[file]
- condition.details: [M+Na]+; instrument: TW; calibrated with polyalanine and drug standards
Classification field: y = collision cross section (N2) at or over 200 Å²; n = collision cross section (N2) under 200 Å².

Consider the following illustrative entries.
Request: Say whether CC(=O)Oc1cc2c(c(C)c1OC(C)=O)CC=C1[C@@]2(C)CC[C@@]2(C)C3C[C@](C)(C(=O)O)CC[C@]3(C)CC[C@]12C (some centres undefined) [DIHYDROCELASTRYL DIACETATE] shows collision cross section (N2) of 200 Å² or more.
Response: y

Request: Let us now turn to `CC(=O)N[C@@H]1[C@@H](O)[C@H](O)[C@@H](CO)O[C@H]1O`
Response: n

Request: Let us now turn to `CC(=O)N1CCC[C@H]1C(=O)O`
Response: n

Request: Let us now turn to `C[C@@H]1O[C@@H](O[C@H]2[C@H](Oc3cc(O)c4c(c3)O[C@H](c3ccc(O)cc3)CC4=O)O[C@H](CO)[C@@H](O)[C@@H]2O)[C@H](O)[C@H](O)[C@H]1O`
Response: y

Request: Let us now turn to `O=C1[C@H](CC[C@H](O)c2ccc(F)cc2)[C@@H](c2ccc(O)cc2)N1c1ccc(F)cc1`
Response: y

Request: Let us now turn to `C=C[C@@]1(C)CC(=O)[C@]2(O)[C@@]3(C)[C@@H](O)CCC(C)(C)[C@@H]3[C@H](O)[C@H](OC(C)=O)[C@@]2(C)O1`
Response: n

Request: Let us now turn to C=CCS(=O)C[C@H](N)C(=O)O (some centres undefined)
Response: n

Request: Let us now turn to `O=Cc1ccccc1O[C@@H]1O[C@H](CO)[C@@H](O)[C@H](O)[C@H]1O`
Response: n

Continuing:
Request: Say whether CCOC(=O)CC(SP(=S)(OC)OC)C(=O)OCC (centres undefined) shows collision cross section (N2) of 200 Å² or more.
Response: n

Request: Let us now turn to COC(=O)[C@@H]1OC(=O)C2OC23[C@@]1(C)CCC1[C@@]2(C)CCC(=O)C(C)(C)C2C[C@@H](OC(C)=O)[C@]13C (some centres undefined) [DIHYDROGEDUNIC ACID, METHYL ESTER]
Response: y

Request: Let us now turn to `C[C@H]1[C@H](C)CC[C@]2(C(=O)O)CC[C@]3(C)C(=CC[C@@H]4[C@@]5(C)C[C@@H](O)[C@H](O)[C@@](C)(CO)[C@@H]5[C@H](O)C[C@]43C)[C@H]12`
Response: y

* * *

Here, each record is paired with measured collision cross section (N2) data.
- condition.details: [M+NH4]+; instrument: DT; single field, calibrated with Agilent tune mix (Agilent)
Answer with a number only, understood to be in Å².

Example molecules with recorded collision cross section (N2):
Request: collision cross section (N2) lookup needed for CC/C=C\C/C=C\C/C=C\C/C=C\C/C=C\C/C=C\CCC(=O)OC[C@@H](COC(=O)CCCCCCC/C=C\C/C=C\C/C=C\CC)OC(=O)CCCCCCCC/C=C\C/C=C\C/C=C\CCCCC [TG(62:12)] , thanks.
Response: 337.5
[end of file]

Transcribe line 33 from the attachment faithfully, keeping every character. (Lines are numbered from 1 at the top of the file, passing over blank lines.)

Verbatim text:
Response: 337.5